I have heard the Secretary of State’s answer, but what faith can the people of Scotland have in the new immigration Bill or his Government when even after the issue was raised with the Prime Minister, with a promised intervention from the Home Secretary, the Home Secretary’s office told me yesterday that it has lost the file on Denis Omondi, the serving British soldier in 3 Scots whose young daughter has been denied a visa? Will the Scottish Secretary now get personally involved in this travesty?
Last week the National Farmers Union Scotland told the Bill Committee that free movement works and should continue, that the Government’s seasonal workers pilot was not nearly enough, and that post-Brexit immigration proposals do not make sense and are “very obstructive”. Given that the UK-wide system is not working for Scotland’s farmers, will the Secretary of State argue for different immigration rules to apply in Scotland?
I am glad that the hon. Gentleman references the seasonal workers scheme, which my hon. Friend Kirstene Hair did so much to champion, but he is very selective in the evidence he cites. The clear view of businesses giving evidence to the Select Committee on Scottish Affairs is that they do not want a separate Scottish immigration system.
A bout of shyness has afflicted the hon. Gentleman.
It certainly feels different up here on these Benches today, that’s for sure. What does the Secretary of State have to say to the young people of Scotland—[Interruption.]
Order. There is something wrong with the microphone. It is very unusual. I have never been unable previously to hear the hon. Gentleman, but what I would say is blurt it out with vim, man!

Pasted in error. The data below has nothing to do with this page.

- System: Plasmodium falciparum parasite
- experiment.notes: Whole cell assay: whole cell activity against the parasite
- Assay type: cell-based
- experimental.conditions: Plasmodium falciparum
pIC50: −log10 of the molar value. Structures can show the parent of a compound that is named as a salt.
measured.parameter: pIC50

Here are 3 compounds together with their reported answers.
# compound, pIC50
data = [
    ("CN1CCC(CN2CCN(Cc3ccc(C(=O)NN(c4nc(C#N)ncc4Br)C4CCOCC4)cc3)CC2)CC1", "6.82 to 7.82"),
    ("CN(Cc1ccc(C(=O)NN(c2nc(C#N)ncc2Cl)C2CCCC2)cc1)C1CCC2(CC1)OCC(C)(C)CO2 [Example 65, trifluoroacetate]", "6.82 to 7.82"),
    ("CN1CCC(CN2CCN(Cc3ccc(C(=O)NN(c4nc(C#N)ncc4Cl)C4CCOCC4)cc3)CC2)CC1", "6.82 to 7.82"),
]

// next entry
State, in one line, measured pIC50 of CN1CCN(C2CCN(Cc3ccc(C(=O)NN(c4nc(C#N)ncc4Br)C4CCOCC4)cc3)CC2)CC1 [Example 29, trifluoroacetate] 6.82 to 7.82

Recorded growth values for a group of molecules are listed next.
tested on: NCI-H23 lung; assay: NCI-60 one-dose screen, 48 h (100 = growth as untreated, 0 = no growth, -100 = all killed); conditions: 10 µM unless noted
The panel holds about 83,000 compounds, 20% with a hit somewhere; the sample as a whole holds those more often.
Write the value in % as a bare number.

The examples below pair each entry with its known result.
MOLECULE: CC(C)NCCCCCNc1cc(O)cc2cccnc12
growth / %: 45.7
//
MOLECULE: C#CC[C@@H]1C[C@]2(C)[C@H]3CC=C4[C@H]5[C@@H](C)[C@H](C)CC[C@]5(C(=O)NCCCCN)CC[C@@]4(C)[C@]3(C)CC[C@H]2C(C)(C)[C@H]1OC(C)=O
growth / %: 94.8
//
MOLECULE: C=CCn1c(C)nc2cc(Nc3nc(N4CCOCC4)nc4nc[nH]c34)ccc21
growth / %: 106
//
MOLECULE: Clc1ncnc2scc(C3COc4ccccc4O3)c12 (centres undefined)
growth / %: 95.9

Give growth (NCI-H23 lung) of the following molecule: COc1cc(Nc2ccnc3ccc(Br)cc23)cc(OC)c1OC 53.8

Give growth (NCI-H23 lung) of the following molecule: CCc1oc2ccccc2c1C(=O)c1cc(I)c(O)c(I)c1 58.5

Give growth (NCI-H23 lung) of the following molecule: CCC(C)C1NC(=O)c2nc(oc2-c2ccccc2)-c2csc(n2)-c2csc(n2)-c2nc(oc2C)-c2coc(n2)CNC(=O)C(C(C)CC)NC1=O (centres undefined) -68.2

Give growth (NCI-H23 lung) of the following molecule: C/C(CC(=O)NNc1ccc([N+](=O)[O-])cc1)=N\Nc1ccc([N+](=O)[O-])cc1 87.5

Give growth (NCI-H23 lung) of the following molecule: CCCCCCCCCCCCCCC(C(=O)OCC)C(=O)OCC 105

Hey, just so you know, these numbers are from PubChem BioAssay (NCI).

The hon. Gentleman gives a solid reason why he and his colleagues should support the Prime Minister’s deal, which sets out those very issues. Instead, he would far rather have no deal and set about the chaos and disruption that he believes would further the cause of independence.
I must say that, although my hon. Friend Dr Wollaston no longer sits on the Conservative Benches, she remains my hon. Friend.
Does the Secretary of State agree that the immigration Bill must not include provision for Scotland to join the Schengen area? That would undermine the common travel area and potentially result in a border with England.
There are those in this House who would, of course, like Scotland to have a border with England, but that is not true of this Government, who will never do anything that would bring that about.
Does the Secretary of State for Scotland agree with me that Scotland needs more immigrants and needs more workers? Will he therefore support lifting the ban on asylum seekers working when they come to this country?
Asylum seekers are a clear category and are dealt with under some very specific rules, but I do agree with the hon. Lady’s general proposition. That is why I encourage her and others to engage with the consultation set out in the immigration White Paper.
The immigration Bill and the immigration White Paper go hand in hand. The Bill ends freedom of movement and the White Paper sets out the proposed immigration criteria once free movement ends. But the Secretary of State surely should be championing the pressing demographic and skills needs of Scotland at the Cabinet table. My first job in the shipyards, after graduating, paid £24,000. Many of my colleagues from across the EU and further afield earn similar amounts, and they have brought great expertise to our industry. Indeed, given that the average salary in Scotland is about £23,000 and the average care worker in Scotland is paid £18,000, what is he going to do to ensure that this ridiculous, arbitrary salary cap is consigned to the bin, where it belongs?
The hon. Gentleman makes valid points, and I am sure they will all form part of the one-year consultation that is ongoing. I certainly will be advocating those sorts of points in that consultation.